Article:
Fashion designer Stina Sayre, long known for her elegantly-draped, easy to wear women’s clothing, is preparing to close her Vineyard Haven showroom and studio later this fall. After running her own apparel business for more than 25 years, Ms. Sayre said she’s looking ahead to an active retirement of sailing, cycling, visiting family in Sweden and making her own art, whatever form that might take.

“Now I just want to create for creativity’s sake,” she said.

Sculpture, in particular, appeals to Ms. Sayre, whose fashion-design hallmarks include folded constructions, asymmetrical shapes and bold, substantial fasteners.
“Clothing is sculpture,” she said, during a conversation at her boutique on Main street in Vineyard Haven that has been her store and workshop since 2011. Now an acclaimed brand, Stina Sayre Designs got its start with a single knitting machine and a bunch of sailors more than 30 years ago.

Stina Sayre will close her Vineyard Haven storefront this fall. — Jeanna Shepard

A multi-year sailboarding champion in her native Sweden, Stina Hellgren met American champ Nevin Sayre — then a seasonal Vineyard resident, and co-founder of the first professional windsurfers’ world tour — at multiple regattas during the 1980s. Racing across the water left little time to explore their mutual attraction, until one year when the wind failed to materialize and the two elite sailors finally got to know each other.

From then on, they traveled together, with Mr. Sayre pursuing his professional career and Ms. Sayre exploring a new endeavor.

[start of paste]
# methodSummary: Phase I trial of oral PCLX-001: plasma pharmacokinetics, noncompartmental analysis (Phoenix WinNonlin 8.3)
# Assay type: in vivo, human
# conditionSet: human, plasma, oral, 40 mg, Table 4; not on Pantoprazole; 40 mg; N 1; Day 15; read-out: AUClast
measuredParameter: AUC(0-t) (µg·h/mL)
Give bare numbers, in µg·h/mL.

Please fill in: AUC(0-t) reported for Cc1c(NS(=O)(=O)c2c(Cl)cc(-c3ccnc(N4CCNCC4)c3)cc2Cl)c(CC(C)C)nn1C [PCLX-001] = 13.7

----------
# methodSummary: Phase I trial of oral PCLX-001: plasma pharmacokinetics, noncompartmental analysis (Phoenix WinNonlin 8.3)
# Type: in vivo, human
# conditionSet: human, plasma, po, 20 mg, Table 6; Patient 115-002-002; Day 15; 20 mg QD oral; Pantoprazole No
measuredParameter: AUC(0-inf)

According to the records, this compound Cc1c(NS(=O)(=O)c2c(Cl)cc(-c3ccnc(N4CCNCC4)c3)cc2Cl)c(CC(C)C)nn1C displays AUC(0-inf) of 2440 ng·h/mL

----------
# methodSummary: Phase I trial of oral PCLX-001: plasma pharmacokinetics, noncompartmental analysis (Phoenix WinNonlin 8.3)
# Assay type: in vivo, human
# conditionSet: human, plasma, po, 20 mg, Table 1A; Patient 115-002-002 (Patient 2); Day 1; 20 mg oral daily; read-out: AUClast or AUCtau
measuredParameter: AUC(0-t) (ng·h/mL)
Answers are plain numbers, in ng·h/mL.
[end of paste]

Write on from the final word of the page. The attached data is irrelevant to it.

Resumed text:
“I needed to be creative and I bought a knitting machine,” she said.

When Mr. Sayre gave lessons at sailboarding hotspots, Ms. Sayre — who grew up working in her grandfather’s clothing store and learned sewing as a schoolgirl — came along with her knitting machine. She soon found a ready clientele among her husband’s mostly-male students for what she came to call “guilt sweaters,” custom-made for the wives and girlfriends they’d left behind to go learn windsurfing.

“They were so happy to order a nice sweater from me,” she recalled with a smile.

The Sayres married in 1989 and Mr. Sayre retired from the pro tour in 1991 as the couple prepared for their first child, daughter Solvig, now 31. Rasmus, now 26, would follow.

Creating children’s clothing, with Solvig as her model, was the next step on Ms. Sayre’s design journey. Selling at trunk sales and through word of mouth, she went on to develop a full line for women.

“It was sort of a kitchen-table business, and that’s really my long, slow climb into doing what I’m doing today,” she said.

“It’s very self-sustained development. I never had to take out huge loans. It fed itself the whole time, [which] follows my temperament. I don’t want to owe anyone anything,” she added.

A lack of formal training in fashion design was no obstacle for Ms. Sayre, a handcrafter from an artistic family.

“I was so interested in meeting the people who know how to make things [that] I went to small factories and learned so much from them...I have learned to do all the parts,” she said.